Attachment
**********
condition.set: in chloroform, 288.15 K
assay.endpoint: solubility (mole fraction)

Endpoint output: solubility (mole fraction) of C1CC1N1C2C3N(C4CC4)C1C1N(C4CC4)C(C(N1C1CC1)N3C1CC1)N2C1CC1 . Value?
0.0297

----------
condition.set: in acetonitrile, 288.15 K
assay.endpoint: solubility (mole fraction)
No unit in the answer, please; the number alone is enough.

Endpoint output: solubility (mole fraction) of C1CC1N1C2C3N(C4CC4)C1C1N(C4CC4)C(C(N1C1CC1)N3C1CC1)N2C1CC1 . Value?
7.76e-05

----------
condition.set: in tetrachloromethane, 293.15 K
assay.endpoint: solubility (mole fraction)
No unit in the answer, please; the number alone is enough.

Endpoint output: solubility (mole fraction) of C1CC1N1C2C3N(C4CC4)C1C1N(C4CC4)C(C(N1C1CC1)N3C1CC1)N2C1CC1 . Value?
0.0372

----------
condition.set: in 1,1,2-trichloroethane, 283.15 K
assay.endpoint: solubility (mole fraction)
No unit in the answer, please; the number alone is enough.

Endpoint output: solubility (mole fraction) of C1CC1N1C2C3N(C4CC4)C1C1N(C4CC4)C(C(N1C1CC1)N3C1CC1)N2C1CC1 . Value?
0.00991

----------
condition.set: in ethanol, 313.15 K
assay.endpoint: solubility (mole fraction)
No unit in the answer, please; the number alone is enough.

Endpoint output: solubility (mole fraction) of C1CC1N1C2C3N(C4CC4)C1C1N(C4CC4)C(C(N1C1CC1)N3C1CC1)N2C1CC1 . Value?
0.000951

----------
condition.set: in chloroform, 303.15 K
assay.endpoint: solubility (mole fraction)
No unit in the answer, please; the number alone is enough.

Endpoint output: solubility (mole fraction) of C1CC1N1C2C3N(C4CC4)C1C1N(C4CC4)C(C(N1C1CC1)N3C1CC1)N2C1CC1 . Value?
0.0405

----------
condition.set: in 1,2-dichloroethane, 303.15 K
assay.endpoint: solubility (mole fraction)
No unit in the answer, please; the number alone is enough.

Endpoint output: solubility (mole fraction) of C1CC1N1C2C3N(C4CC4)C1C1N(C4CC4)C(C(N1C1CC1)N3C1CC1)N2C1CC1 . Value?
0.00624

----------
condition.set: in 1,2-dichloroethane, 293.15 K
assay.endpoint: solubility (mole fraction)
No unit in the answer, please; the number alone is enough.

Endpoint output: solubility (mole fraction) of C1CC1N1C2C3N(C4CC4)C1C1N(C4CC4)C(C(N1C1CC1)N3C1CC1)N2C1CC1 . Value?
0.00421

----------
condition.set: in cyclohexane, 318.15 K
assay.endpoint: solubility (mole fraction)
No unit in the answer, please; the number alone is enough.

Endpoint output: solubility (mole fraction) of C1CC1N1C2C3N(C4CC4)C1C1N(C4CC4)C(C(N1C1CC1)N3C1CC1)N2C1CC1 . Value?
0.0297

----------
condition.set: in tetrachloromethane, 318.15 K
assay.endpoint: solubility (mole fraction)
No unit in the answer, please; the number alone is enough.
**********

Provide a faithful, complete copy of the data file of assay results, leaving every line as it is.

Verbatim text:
condition.set: in chloroform, 288.15 K
assay.endpoint: solubility (mole fraction)

Endpoint output: solubility (mole fraction) of C1CC1N1C2C3N(C4CC4)C1C1N(C4CC4)C(C(N1C1CC1)N3C1CC1)N2C1CC1 . Value?
0.0297

----------
condition.set: in acetonitrile, 288.15 K
assay.endpoint: solubility (mole fraction)
No unit in the answer, please; the number alone is enough.

Endpoint output: solubility (mole fraction) of C1CC1N1C2C3N(C4CC4)C1C1N(C4CC4)C(C(N1C1CC1)N3C1CC1)N2C1CC1 . Value?
7.76e-05

----------
condition.set: in tetrachloromethane, 293.15 K
assay.endpoint: solubility (mole fraction)
No unit in the answer, please; the number alone is enough.

Endpoint output: solubility (mole fraction) of C1CC1N1C2C3N(C4CC4)C1C1N(C4CC4)C(C(N1C1CC1)N3C1CC1)N2C1CC1 . Value?
0.0372

----------
condition.set: in 1,1,2-trichloroethane, 283.15 K
assay.endpoint: solubility (mole fraction)
No unit in the answer, please; the number alone is enough.

Endpoint output: solubility (mole fraction) of C1CC1N1C2C3N(C4CC4)C1C1N(C4CC4)C(C(N1C1CC1)N3C1CC1)N2C1CC1 . Value?
0.00991

----------
condition.set: in ethanol, 313.15 K
assay.endpoint: solubility (mole fraction)
No unit in the answer, please; the number alone is enough.

Endpoint output: solubility (mole fraction) of C1CC1N1C2C3N(C4CC4)C1C1N(C4CC4)C(C(N1C1CC1)N3C1CC1)N2C1CC1 . Value?
0.000951

----------
condition.set: in chloroform, 303.15 K
assay.endpoint: solubility (mole fraction)
No unit in the answer, please; the number alone is enough.

Endpoint output: solubility (mole fraction) of C1CC1N1C2C3N(C4CC4)C1C1N(C4CC4)C(C(N1C1CC1)N3C1CC1)N2C1CC1 . Value?
0.0405

----------
condition.set: in 1,2-dichloroethane, 303.15 K
assay.endpoint: solubility (mole fraction)
No unit in the answer, please; the number alone is enough.

Endpoint output: solubility (mole fraction) of C1CC1N1C2C3N(C4CC4)C1C1N(C4CC4)C(C(N1C1CC1)N3C1CC1)N2C1CC1 . Value?
0.00624

----------
condition.set: in 1,2-dichloroethane, 293.15 K
assay.endpoint: solubility (mole fraction)
No unit in the answer, please; the number alone is enough.

Endpoint output: solubility (mole fraction) of C1CC1N1C2C3N(C4CC4)C1C1N(C4CC4)C(C(N1C1CC1)N3C1CC1)N2C1CC1 . Value?
0.00421

----------
condition.set: in cyclohexane, 318.15 K
assay.endpoint: solubility (mole fraction)
No unit in the answer, please; the number alone is enough.

Endpoint output: solubility (mole fraction) of C1CC1N1C2C3N(C4CC4)C1C1N(C4CC4)C(C(N1C1CC1)N3C1CC1)N2C1CC1 . Value?
0.0297

----------
condition.set: in tetrachloromethane, 318.15 K
assay.endpoint: solubility (mole fraction)
No unit in the answer, please; the number alone is enough.